Are small cap public markets ‘open’ again?

Why AIM and PLUS could be back on the business agenda

Two years of volatile markets and a spate of de-listings have ambitious companies questioning the merit of public market flotation. But as AIM celebrates its 15th anniversary, Growing Business finds good cause for optimism

It’s no secret that stock markets around the world have taken a battering in the last three years. The global economic squeeze and the credit crunch sent share prices into a spin, no more so than in markets that smaller businesses call home. In the UK, the Alternative Investment Market (AIM), the junior slope of the London Stock Exchange, and small cap specialist PLUS Markets have experienced a drop in new admissions, tepid investor interest, wobbling share prices and companies de-listing because of money troubles. As a result, PLUS announced operating losses of £8.5m for 2009. This may be a significant improvement on the 2008 figure of more than £10m, but it is still a mighty black hole that must be plugged if confidence in the market is to return. A management reshuffle took place at PLUS this spring, together with the promise of profits in the near future. That, said new chief executive Cyril Theret, would come from a £6m cost-cutting exercise and new revenue from growing numbers of initial public offerings (IPOs) in 2010.

AIM celebrates its 15th anniversary this year, a period during which it has established itself as the premier destination for ambitious companies. As a business itself, the market is partially insulated from goings on in the UK, because of its significant numbers of international listings, coupled with the fact that it admits larger and, therefore, more stable growth businesses – or so conventional wisdom dictates. Yet the money dried up at AIM too, and many companies looking to raise capital were persuaded to delay their IPO plans or look for alternative cash supplies. In 2005, in the middle of AIM’s pomp, the market attracted 519 IPOs. Last year that figure plunged to just 36. So all has not been well in the small cap markets, but there are tentative signs in company reports, as well as statistics from the markets themselves, that a bit of colour is returning to the proverbial cheeks, particularly in the case of AIM. So, should you revisit your IPO plans now?

Holding steady

“A lot of markets around the world have essentially been closed to new listings in the last two years, because of a lack of investor interest,” says Marcus Stuttard, head of AIM. “But we have strong support from institutional investors, which has kept liquidity up especially in terms of secondary fund raisings. “We have had some relatively large admissions this year across a variety of sectors. There’s clearly much more confidence in the market than there was 18 months ago and strong companies continue to do well.” Dr Azhic Basirov, head of capital markets at AIM advisers Smith & Williamson, points to signs of green shoots, too. The first quarter of this year has seen 25 IPOs on AIM. It would be coarse mathematics to derive a likely annual figure simply by multiplying that by four, but 100 listings would represent a big swing from 2009’s derisory total. “Last year was very shaky,” admits Basirov. “There wasn’t any form of confidence in the market and AIM had a difficult year. But by the final quarter of 2009, there was a small shift in sentiment, from ‘the world is going to end’ to ‘it’s not going to end, so let’s think about the future’.” PLUS and AIM remain volatile, meaning that investors are understandably wary, but the darkest days of the recession appear to be behind us. Consequently, investors, both institutional and private, are starting to think seriously about easing the purse strings.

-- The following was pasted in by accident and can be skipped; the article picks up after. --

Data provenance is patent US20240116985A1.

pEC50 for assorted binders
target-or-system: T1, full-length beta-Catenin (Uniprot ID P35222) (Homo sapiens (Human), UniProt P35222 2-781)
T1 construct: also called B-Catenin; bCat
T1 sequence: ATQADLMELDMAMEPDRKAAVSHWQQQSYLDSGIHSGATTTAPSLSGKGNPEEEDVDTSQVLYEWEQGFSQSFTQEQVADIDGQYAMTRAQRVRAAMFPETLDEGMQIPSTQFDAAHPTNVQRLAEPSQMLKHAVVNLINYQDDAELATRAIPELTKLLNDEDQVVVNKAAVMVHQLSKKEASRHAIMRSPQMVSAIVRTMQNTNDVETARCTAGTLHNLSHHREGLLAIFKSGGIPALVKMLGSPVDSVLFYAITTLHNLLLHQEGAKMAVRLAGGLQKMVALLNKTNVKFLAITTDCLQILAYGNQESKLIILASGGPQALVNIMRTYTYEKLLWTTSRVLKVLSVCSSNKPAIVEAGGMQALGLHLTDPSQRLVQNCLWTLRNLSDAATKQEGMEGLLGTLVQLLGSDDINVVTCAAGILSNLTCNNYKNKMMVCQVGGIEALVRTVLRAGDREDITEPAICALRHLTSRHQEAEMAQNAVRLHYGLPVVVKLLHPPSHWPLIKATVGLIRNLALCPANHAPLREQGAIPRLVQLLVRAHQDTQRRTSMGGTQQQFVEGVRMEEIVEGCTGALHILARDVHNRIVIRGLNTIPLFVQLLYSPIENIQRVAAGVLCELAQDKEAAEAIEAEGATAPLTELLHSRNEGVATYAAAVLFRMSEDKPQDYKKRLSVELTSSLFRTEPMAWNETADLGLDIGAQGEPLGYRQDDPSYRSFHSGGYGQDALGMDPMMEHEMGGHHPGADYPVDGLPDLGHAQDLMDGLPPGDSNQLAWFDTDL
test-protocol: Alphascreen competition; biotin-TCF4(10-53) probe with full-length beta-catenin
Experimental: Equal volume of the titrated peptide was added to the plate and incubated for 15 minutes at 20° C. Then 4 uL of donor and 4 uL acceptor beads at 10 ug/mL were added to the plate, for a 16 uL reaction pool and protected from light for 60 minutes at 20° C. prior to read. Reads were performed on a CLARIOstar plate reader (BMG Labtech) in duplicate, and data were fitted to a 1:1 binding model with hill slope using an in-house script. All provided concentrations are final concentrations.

Cause for optimism

However, imminent recovery is still not guaranteed. Currency concerns in Europe and ‘swingeing budget cuts’ at home could still derail the upturn. Meanwhile, analysts are far from unified on the likelihood or otherwise of a double-dip recession. But once these questions are answered, stable market conditions should follow, which could prove ripe for new listings. “This year is set against the background of last year, which was challenging for everyone,” says a cautious Vivienne Cassley at PLUS. “However, the start of 2010 has been better than we anticipated, and it’s a lot healthier than the first half of 2009.” Downturn notwithstanding, AIM has been successful at attracting growing numbers of increasingly large businesses. The exchange plays host to around 1,250 businesses with an average market capitalisation of around £50m. This should open a gap at the smaller end of the scale for PLUS to exploit. During the downturn PLUS’ main source of income came via trading non-PLUS stocks on its platform, which diverted attention away from the primary market. But the management reshuffle has refocused plans on attracting more IPOs from UK companies, as well as those from abroad. The market is seeking to attract businesses with a potential market cap of between £5m and £40m, according to Cassley.